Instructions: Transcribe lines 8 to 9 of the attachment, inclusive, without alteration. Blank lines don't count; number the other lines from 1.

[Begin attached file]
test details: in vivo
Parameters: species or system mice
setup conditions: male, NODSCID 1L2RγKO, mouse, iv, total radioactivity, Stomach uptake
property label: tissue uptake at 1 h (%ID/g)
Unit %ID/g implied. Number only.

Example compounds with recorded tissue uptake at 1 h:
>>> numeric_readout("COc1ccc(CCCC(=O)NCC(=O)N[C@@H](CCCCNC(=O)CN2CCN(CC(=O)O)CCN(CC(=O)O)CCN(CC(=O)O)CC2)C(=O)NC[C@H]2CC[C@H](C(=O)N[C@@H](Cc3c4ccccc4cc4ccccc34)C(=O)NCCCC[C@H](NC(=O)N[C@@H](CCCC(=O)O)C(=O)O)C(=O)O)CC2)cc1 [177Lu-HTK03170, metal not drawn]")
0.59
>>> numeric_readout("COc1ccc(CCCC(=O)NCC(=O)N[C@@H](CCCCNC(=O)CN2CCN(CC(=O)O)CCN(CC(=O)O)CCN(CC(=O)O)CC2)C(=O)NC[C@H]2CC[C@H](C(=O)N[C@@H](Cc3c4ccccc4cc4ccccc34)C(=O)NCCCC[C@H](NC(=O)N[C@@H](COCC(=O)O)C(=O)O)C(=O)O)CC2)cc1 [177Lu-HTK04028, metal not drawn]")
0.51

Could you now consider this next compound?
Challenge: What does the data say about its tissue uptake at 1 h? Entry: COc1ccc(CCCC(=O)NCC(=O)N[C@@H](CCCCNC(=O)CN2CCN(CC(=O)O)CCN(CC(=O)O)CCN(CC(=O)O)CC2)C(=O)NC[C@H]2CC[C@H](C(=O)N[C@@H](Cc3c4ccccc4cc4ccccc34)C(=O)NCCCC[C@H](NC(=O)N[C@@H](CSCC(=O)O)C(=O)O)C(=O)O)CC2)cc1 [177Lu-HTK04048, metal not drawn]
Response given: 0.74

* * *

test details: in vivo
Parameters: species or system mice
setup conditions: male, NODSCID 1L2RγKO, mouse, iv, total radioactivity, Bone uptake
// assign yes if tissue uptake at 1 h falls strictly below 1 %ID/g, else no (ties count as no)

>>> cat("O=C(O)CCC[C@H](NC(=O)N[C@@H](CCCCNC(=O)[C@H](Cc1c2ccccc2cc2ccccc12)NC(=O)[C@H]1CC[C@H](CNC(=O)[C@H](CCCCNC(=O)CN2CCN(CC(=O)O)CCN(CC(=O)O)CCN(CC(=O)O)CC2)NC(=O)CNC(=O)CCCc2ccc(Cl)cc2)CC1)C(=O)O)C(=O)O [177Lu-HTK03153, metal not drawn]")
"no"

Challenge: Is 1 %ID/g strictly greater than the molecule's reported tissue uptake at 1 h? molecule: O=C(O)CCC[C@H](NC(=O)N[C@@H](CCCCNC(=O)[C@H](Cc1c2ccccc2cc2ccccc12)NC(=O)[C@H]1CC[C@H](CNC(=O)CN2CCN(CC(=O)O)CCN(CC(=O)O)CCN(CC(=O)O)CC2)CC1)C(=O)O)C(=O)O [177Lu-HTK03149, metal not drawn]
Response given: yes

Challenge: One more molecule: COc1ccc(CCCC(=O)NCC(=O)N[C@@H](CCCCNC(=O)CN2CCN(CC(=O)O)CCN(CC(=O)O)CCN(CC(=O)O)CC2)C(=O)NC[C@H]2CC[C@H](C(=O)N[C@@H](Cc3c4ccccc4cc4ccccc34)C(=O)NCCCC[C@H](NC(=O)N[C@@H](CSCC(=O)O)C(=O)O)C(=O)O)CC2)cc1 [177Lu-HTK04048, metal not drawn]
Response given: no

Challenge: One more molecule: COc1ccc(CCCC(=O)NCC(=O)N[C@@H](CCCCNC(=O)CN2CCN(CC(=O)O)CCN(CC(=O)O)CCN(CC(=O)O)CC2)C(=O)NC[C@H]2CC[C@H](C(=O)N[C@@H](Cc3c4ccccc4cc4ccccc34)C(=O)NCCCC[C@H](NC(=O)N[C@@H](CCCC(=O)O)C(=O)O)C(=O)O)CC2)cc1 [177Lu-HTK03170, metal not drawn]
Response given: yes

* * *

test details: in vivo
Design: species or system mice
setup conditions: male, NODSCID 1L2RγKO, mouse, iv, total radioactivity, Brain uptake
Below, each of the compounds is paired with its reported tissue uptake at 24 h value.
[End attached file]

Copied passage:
0.59
>>> numeric_readout("COc1ccc(CCCC(=O)NCC(=O)N[C@@H](CCCCNC(=O)CN2CCN(CC(=O)O)CCN(CC(=O)O)CCN(CC(=O)O)CC2)C(=O)NC[C@H]2CC[C@H](C(=O)N[C@@H](Cc3c4ccccc4cc4ccccc34)C(=O)NCCCC[C@H](NC(=O)N[C@@H](COCC(=O)O)C(=O)O)C(=O)O)CC2)cc1 [177Lu-HTK04028, metal not drawn]")